Incorporation of terms: time for blu-sky thinking?
Blu-Sky Solutions v Be Caring
Green v Betfred
Much has changed since the days when shifty cigarette-machine salesmen hawked their brown-paper forms around the cafés of Llandudno. Alas, the mischiefs of standard form contracts have not. Indeed, the advent of online contracting has offered even more opportunities to slip burdensome terms past the unwary. Two opportunistic companies have recently been rebuked by the High Court for failing to make their onerous terms clear online. In both cases, the clauses were held not to form part of the contract at all. But how are the rules on incorporation of terms coping with this new style of contracting?
In English law, a signature makes all the difference to questions of incorporation. If the term is not set out or referred to in a signed contract, it is not incorporated unless one party does what is reasonably sufficient to give the other notice of it.1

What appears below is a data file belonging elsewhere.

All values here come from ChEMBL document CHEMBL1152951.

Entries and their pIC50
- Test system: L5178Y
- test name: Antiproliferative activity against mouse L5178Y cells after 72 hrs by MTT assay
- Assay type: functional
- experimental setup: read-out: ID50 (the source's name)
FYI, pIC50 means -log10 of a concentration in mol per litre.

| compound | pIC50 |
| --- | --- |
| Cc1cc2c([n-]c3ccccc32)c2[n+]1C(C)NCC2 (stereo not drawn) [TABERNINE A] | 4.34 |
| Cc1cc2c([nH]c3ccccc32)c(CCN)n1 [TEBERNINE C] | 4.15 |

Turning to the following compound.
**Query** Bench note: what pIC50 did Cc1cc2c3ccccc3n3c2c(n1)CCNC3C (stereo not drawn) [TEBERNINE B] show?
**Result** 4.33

Since most people assume that standard form contracts “are only concerned with ancillary matters of form and are not of importance”, any onerous or unusual terms must be fairly brought to the other’s attention (“the Interfoto
In contrast, any terms that a party signs are incorporated, and it is “wholly immaterial” whether she is aware of them or not.3
This signature rule is not, however, absolute. One exception is that a term will not be incorporated if the party is induced to sign it by a misrepresentation of its contents.4
Denning LJ did his best to construe this exception broadly, holding that a failure to draw